Chivalry: Exact Time of Death

For the last 400 years, people have been making broad claims that Chivalry is dead, that the state of manly/knightly/courtly honor is in disrepair, and that chivalry corresponds directly with honor.  At the baseline, Chivalry is derived from the French word Chevalier, which translates to “a man on horseback”.  When it first began being used, Chivalry referred directly to mounted combatants, i.e. Knights (Because training and equipment to use a warhorse was inordinately expensive history shows that only nobility and the gentry really found themselves fighting on top of the beasts.)  Chivalry rapidly took on a meaning as the “code of knighthood”, gathering from three realms in particular: Martial expertise, Christian faith, and Courtly grace.

Chivalry followed a long list of traits and practices:
1. The knight must be able bodied and fit (Nobody wants a fat asthmatic knight in a fight)
2. He must be of good lineage (Nobility or bust)
3. He must have wealth to support his rank (if you can’t pay for party clothes, you aren’t in the party)
4. He has to be wise (basically just enough that his lord or his servant could come up to him and ask, “is this a good idea?”)
5. Generosity was required (another part of having the wealth.  If you can’t lavishly host anybody who shows up at your place, you aren’t honorable.)
6. He must be loyal (nothing worse than a vassal who comes unglued from his oath)
7. Knights should be Courageous (First to charge, first to fall, but also the bravest)
8. A knight should be honorable (See all traits above)

This entire time, a knight must remain true to his “ethical duties”:
1. to defend the Christian Faith (if you weren’t Christian, you literally were outside Christianity, why the Crusades were considered honorable, also why it wasn’t wrong for a knight to beat on a Jewish person.  They were considered infidels and outside the true meaning of being generous, kind and honorable)
2. to defend his lord (Second job: protect the guy who pays you)
3. to protect the weak (Women, children, largely the reason why knights would avoid combat with women.  They considered them objects to protect, not to injure)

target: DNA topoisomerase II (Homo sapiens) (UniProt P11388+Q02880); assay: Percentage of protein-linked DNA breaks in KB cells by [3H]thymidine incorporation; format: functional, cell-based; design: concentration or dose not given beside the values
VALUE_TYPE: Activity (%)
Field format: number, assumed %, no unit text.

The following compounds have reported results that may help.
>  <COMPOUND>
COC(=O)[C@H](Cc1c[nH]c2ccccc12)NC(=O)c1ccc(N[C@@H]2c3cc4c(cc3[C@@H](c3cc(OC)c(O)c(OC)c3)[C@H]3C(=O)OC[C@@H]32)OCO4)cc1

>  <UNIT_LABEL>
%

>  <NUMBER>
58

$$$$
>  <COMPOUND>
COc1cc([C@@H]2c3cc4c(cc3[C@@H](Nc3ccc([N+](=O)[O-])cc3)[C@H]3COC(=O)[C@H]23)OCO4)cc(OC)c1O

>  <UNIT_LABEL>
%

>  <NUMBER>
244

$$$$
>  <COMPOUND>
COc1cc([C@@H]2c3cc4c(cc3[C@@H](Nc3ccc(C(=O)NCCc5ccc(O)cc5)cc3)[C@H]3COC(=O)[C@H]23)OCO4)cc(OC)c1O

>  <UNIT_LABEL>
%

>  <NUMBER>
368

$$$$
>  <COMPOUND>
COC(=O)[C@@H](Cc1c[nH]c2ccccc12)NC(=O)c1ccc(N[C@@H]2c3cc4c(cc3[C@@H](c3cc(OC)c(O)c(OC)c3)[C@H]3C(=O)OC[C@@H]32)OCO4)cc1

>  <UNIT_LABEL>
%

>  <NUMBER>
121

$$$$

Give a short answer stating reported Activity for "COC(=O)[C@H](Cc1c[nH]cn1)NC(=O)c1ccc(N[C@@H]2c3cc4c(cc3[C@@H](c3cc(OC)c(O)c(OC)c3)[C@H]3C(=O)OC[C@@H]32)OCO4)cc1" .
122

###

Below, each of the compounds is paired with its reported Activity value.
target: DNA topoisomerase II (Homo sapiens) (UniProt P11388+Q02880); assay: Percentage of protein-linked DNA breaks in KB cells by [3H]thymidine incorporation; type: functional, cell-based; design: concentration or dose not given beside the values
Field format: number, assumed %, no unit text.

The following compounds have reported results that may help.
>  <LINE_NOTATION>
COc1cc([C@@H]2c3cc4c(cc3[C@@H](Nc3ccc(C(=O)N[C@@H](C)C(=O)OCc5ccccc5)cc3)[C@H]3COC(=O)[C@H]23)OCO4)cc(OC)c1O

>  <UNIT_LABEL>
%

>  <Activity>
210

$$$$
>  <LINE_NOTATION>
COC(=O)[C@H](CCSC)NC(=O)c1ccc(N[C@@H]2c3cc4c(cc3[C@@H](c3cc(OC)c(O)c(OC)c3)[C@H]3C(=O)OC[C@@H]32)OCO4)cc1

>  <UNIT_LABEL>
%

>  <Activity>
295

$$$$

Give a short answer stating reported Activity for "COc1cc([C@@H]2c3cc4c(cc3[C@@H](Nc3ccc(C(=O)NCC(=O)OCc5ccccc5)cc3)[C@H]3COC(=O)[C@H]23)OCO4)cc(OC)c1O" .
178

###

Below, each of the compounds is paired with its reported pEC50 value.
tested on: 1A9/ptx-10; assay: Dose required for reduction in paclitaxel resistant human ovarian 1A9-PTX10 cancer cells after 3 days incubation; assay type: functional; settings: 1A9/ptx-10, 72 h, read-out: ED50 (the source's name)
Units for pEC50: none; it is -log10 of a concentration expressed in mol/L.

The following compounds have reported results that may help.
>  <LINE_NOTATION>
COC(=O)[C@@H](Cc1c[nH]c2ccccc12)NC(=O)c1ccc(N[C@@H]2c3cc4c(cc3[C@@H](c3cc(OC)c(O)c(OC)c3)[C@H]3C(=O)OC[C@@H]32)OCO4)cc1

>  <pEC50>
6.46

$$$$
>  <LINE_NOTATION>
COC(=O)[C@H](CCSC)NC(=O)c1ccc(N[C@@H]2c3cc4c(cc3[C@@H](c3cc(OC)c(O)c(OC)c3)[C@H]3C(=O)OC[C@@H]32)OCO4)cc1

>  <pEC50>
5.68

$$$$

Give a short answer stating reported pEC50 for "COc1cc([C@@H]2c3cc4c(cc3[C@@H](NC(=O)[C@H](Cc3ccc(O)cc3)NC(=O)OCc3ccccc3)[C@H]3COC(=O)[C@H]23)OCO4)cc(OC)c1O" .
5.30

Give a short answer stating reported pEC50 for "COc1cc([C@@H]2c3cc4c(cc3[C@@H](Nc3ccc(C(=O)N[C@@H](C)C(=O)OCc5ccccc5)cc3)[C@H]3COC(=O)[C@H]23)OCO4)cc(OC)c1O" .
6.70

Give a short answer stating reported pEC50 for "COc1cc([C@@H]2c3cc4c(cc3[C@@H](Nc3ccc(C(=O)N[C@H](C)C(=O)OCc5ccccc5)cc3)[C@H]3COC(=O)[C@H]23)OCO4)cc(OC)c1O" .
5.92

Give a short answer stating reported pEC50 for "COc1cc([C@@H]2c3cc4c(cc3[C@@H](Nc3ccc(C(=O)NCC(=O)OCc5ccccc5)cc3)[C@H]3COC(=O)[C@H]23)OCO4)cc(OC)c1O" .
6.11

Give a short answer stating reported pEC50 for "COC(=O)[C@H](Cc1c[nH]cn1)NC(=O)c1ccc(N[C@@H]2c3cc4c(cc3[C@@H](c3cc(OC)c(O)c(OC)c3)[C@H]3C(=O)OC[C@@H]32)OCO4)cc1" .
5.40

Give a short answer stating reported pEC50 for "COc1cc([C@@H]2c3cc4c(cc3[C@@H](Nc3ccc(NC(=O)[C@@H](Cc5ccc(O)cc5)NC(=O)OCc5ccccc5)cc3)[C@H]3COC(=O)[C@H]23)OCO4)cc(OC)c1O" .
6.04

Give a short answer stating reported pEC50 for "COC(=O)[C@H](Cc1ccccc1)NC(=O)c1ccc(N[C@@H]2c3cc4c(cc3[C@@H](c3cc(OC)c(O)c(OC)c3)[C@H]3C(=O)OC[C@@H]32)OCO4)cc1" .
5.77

4. to exercise by hunting and jousting (the medieval version of “gym, tan, laundry”)
5. to judge/supervise people (the servants of your house were your deal, if they got crazy, it reflected poorly upon you)
6. to catch criminals (knights were the police of the era.  Makes sense that this would be a duty)

 

Basically, the code of Chivalry was the European equivalent to the Bushido code in Japan.  It was a way to separate the good actions of a peasant from the good actions of a nobleman.  When society was defined in the 1200s, it was broken into three classes:  Those who pray for us (priests), those who fight for us (Knights and nobles), and those who work for us (the grunts).  Peasants fought for their lord.  No combat was solely fought by knights, they were the military leaders who directed a small group of their servants.  When the worth of a knight’s class was defined by “being those who fight”, there has to be some trait or code that makes the nobility worth more than the group of dirty riffraff that fight with the knights.  The chivalric codes were the way the early nobility was able to differentiate noble blood from common blood.  It put to paper the idea that there was more worth to the life and soul of a nobleman than of a peasant.

In the modern era however, we see chivalry differently.  In the giant list of traits and duties, it covers the martial aspect of knighthood and the faith part, but the best of knights also had the courtly aspect as well.  For whatever reason, the common meaning of “chivalry” now refers only to the courtly part.  What courtly chivalry amounted to was: to please the ladies of the court in a non-adulterous and often non-sexual way.  When a lady had an elderly husband, a young knight would ask her favor and fly her colors at tournaments.  Knights would give attention to the ladies of the court at gatherings simply to give them attention.  A knight’s courtliness was not defined by his actions towards a single lady, but his actions to all women (nobility only, let’s not get that wire crossed).  Strangely enough, the stories of Lancelot and Guinevere or Tristan and Isolde are stories about knights who betray their lord, sleep with his wife or otherwise take her away from him.  Lancelot and Tristan are, by definition, the arch-nemesis of Chivalry and yet we see them as some sort of romantic “tale of chivalry and lost love”.

As a final word about chivalry: People today have some odd expectation that chivalry is a trait that all men should have.  In reality, only a teeny tiny part of the real population ever actually practiced it.  The nobility during the middle ages was a very spartan class.  At most, you would expect to see maybe 2% of the population who were actually knights.  So when people see men not holding open doors or not calling after a date, it doesn’t mean chivalry is dead.  Chivalry is not dead, it’s just very very specialized and exceptionally rare, exactly like it has been for all time.

 

Citations:
http://www.usna.edu/Users/history/abels/hh315/Chivalry.htm
http://www.wisegeek.com/what-is-chivalry.htm
http://www.orderofthegrail.org/content/what-is-chivalry
http://en.wikipedia.org/wiki/Chivalry

Now see, this is exactly the kind of thing I have a beef with:
http://www.barnesandnoble.com/w/romance-of-tristan-and-iseult-m-joseph-bedier/1100380966?ean=9780679750161

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